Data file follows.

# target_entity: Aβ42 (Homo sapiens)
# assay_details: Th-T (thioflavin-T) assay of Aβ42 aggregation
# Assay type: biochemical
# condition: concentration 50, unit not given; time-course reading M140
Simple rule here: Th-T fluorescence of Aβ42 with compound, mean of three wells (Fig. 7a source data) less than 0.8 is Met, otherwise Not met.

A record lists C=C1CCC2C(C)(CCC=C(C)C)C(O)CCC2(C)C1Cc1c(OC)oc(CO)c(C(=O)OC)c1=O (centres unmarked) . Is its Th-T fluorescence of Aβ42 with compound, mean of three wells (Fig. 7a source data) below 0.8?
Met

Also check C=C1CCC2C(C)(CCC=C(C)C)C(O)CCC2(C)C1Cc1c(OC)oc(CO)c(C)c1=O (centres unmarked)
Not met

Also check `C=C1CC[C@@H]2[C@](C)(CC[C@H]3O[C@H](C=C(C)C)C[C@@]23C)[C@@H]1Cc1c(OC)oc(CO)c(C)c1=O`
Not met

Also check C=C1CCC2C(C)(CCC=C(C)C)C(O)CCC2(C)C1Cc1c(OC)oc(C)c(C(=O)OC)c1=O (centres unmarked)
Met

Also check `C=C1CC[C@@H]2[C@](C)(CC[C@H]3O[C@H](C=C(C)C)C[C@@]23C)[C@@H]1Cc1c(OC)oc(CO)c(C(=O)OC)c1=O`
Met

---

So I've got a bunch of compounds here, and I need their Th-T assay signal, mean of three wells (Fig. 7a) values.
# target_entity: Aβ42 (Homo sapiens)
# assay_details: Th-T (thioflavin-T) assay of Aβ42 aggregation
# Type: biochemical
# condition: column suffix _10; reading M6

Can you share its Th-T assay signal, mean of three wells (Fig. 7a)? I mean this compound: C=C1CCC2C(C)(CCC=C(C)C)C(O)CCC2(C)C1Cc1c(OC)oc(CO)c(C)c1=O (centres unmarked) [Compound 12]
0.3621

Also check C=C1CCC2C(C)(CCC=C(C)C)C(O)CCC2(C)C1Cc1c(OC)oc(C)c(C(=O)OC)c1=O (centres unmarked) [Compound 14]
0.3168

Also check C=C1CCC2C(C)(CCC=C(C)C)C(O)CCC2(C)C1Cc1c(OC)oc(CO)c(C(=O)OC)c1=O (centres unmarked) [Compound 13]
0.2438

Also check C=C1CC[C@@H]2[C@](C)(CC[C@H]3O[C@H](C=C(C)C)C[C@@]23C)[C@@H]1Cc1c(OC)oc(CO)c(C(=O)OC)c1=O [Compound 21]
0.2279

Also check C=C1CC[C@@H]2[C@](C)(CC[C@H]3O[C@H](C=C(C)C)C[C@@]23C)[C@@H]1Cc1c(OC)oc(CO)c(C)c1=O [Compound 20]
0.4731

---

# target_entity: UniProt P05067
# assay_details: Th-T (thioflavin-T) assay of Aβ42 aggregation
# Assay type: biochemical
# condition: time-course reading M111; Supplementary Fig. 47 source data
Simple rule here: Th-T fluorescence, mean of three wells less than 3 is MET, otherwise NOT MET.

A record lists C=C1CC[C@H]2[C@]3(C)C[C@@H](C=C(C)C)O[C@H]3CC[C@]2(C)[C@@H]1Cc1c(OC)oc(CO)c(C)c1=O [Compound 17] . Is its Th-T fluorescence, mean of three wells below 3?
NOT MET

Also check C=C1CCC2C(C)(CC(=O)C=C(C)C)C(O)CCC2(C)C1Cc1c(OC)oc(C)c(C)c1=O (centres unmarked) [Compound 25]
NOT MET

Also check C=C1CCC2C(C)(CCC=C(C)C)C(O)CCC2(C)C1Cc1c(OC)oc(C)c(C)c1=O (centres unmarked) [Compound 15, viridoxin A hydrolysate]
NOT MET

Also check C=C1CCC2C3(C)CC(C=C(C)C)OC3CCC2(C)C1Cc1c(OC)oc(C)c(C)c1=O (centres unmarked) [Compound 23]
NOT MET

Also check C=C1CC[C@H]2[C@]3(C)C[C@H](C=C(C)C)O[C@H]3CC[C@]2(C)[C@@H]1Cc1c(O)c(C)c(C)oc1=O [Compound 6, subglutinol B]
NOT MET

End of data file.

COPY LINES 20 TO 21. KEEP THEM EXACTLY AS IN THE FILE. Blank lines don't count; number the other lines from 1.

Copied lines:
# Type: biochemical
# condition: column suffix _10; reading M6